by ENS Matt O'Leary, NOAA Corps Officer
August 2, 2010
My name is Ensign Matt O’Leary, and I’m an officer in the NOAA Commissioned Officer Corps, currently assigned to NOAA Ship Okeanos Explorer. The NOAA Corps, comprised of just over 300 officers, is the smallest of our nation’s seven uniformed services. We can trace our history back to the founding of the Survey of the Coast in 1807, but we didn’t become a uniformed service until 1917. NOAA Corps officers work throughout all of NOAA’s offices, both onshore and at sea aboard NOAA’s fleet of 19 vessels (and 12 aircraft).
As an officer onboard NOAA Ship Okeanos Explorer, my job is to help navigate the ship and ensure the safety of everyone aboard. Shore-side scientists and mission personnel tell us where they need to go, and my fellow officers and I work to get everyone there safely.
While at sea, most of the officers stand eight hours of bridge watch per day, during which we are responsible for the safe navigation of the ship. Down time onboard can be enjoyed by watching movies, playing games, watching the sunrise or sunset, stargazing, or just laying in bed with a good book. There is always plenty to do, so life at sea never gets boring.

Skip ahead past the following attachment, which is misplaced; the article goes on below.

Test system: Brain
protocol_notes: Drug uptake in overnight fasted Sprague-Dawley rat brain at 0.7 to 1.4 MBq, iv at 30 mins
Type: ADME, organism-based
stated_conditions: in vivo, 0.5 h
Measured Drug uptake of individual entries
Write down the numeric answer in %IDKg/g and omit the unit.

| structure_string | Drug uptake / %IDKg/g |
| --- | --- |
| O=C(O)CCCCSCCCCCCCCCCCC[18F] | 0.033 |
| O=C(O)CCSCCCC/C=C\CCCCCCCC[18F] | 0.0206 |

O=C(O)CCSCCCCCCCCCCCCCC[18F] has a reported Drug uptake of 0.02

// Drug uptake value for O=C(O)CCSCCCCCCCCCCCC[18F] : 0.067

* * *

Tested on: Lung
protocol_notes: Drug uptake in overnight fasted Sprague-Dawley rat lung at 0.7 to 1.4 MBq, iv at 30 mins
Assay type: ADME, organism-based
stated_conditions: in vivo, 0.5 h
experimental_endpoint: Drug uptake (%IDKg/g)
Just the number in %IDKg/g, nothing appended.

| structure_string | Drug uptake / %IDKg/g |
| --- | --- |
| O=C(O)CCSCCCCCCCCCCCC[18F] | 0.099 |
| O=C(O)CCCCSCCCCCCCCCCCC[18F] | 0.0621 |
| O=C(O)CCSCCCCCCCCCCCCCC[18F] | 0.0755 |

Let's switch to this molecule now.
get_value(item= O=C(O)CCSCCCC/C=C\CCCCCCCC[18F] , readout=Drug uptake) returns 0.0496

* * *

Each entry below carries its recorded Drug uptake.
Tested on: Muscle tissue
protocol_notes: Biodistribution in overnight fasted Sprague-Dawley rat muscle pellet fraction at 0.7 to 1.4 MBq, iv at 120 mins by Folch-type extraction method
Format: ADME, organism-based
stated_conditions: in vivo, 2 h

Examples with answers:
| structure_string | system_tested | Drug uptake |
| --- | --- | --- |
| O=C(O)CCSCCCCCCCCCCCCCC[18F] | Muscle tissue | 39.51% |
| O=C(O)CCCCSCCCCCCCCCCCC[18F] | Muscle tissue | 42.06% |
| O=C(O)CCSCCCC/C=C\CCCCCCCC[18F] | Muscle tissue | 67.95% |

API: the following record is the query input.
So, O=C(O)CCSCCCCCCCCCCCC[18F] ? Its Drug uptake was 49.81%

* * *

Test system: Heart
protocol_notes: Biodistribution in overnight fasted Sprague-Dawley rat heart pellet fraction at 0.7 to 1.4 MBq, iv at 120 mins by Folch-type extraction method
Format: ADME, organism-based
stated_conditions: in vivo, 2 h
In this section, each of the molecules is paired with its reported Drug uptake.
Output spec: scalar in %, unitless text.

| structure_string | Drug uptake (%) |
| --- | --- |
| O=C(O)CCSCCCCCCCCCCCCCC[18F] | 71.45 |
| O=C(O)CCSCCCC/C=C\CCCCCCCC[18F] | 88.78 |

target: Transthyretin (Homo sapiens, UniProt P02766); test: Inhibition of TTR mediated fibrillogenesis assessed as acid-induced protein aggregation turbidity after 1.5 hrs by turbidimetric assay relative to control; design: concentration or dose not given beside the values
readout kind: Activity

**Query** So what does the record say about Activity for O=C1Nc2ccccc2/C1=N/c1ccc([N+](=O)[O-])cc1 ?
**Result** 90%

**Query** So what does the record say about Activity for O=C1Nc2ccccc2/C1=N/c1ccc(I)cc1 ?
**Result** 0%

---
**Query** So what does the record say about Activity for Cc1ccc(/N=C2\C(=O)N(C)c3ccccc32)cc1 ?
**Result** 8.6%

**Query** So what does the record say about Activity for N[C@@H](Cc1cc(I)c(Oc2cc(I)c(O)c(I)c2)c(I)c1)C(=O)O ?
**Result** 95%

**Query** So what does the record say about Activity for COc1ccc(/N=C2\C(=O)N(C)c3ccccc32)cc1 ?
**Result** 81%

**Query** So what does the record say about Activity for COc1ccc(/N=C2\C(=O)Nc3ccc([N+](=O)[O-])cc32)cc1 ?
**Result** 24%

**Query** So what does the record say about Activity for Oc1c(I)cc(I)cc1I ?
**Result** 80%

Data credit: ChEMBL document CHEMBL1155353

One of the exciting things about the NOAA Corps is the wide variety of jobs available to all officers. An officer gets assigned to a new job every two to three years. In addition to working at sea, an officer may work as a diver, studying fish and other sea life; as part of a response team to disasters such as the Deepwater Horizon oil spill; create nautical charts to help other ships navigate safely; or even fly planes into hurricanes in order to better understand weather patterns.
No two officers ever have the same career path, and the opportunities are virtually endless. The NOAA Corps is a very rewarding career for anyone interested in serving his or her country while helping to further our knowledge of our planet’s ocean and atmosphere.
If you would like to learn more about the NOAA Corps, please visit: https://www.noaacorps.noaa.gov/.